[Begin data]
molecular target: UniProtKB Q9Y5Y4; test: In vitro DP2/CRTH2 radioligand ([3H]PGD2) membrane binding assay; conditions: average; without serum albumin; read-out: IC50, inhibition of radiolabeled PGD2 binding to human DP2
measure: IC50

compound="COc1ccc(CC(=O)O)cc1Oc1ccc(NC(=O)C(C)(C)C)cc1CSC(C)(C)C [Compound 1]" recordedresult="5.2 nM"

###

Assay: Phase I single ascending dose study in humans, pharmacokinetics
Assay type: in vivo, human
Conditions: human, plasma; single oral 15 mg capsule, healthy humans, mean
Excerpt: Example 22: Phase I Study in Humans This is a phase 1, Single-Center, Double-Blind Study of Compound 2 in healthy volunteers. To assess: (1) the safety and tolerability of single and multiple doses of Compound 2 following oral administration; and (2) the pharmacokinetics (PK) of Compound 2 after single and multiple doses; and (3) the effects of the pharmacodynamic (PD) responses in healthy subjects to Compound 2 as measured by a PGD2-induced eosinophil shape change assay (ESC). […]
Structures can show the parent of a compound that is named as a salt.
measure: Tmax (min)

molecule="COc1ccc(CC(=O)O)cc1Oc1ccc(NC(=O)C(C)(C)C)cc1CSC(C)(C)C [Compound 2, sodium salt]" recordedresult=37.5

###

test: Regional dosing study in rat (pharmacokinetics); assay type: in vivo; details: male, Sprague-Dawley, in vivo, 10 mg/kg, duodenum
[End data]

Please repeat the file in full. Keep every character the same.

molecular target: UniProtKB Q9Y5Y4; test: In vitro DP2/CRTH2 radioligand ([3H]PGD2) membrane binding assay; conditions: average; without serum albumin; read-out: IC50, inhibition of radiolabeled PGD2 binding to human DP2
measure: IC50

compound="COc1ccc(CC(=O)O)cc1Oc1ccc(NC(=O)C(C)(C)C)cc1CSC(C)(C)C [Compound 1]" recordedresult="5.2 nM"

###

Assay: Phase I single ascending dose study in humans, pharmacokinetics
Assay type: in vivo, human
Conditions: human, plasma; single oral 15 mg capsule, healthy humans, mean
Excerpt: Example 22: Phase I Study in Humans This is a phase 1, Single-Center, Double-Blind Study of Compound 2 in healthy volunteers. To assess: (1) the safety and tolerability of single and multiple doses of Compound 2 following oral administration; and (2) the pharmacokinetics (PK) of Compound 2 after single and multiple doses; and (3) the effects of the pharmacodynamic (PD) responses in healthy subjects to Compound 2 as measured by a PGD2-induced eosinophil shape change assay (ESC). […]
Structures can show the parent of a compound that is named as a salt.
measure: Tmax (min)

molecule="COc1ccc(CC(=O)O)cc1Oc1ccc(NC(=O)C(C)(C)C)cc1CSC(C)(C)C [Compound 2, sodium salt]" recordedresult=37.5

###

test: Regional dosing study in rat (pharmacokinetics); assay type: in vivo; details: male, Sprague-Dawley, in vivo, 10 mg/kg, duodenum